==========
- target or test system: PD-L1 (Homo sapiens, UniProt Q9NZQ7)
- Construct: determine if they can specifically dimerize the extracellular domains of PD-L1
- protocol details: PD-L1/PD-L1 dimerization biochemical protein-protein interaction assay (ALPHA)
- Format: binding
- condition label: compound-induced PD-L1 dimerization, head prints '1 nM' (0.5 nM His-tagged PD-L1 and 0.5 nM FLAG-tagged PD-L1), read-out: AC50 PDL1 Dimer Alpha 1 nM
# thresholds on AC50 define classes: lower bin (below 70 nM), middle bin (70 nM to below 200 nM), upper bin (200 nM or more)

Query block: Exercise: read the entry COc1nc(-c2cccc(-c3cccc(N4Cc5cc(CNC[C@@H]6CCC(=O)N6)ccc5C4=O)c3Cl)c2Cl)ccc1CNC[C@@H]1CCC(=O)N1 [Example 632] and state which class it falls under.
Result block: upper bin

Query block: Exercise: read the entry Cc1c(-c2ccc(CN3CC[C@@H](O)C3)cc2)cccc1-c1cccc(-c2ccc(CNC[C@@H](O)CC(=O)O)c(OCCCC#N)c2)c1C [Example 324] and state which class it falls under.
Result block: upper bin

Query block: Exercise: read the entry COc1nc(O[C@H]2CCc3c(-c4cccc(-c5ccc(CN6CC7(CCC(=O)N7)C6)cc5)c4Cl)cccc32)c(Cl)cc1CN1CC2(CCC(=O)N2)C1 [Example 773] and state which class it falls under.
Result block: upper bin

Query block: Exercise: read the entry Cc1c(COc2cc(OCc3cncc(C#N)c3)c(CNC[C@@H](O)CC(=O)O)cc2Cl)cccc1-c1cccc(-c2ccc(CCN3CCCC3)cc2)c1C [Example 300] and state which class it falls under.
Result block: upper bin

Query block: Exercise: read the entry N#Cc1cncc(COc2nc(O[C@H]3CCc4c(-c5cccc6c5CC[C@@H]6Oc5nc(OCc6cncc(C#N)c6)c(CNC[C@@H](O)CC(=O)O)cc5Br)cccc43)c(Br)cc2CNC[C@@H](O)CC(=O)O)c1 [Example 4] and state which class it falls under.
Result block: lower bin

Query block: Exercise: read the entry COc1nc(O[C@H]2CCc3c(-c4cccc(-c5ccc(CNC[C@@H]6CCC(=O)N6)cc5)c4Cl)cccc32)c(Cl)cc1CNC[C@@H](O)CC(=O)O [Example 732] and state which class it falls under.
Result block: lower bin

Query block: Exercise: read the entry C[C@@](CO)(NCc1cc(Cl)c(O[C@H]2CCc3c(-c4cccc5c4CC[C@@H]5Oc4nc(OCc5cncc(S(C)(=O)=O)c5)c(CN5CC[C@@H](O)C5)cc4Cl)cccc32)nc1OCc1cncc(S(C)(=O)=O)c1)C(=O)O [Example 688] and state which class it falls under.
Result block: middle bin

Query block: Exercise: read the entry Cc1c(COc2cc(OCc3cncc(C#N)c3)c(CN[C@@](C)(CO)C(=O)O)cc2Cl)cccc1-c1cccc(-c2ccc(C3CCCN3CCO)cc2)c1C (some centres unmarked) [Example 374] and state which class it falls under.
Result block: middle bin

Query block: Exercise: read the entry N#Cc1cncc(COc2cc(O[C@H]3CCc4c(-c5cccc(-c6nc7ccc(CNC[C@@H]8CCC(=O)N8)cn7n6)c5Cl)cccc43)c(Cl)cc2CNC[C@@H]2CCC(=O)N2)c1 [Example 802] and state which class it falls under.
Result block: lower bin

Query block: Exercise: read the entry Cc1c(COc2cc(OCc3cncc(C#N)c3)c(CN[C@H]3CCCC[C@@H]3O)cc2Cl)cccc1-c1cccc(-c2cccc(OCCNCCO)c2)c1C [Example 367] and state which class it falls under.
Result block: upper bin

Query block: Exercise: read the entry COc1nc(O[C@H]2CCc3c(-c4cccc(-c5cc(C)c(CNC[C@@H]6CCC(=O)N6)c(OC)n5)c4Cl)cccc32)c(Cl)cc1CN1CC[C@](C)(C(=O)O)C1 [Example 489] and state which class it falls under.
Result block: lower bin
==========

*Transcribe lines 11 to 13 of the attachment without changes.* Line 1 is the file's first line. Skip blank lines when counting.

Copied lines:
Query block: Exercise: read the entry COc1nc(O[C@H]2CCc3c(-c4cccc(-c5ccc(CN6CC7(CCC(=O)N7)C6)cc5)c4Cl)cccc32)c(Cl)cc1CN1CC2(CCC(=O)N2)C1 [Example 773] and state which class it falls under.
Result block: upper bin

Query block: Exercise: read the entry Cc1c(COc2cc(OCc3cncc(C#N)c3)c(CNC[C@@H](O)CC(=O)O)cc2Cl)cccc1-c1cccc(-c2ccc(CCN3CCCC3)cc2)c1C [Example 300] and state which class it falls under.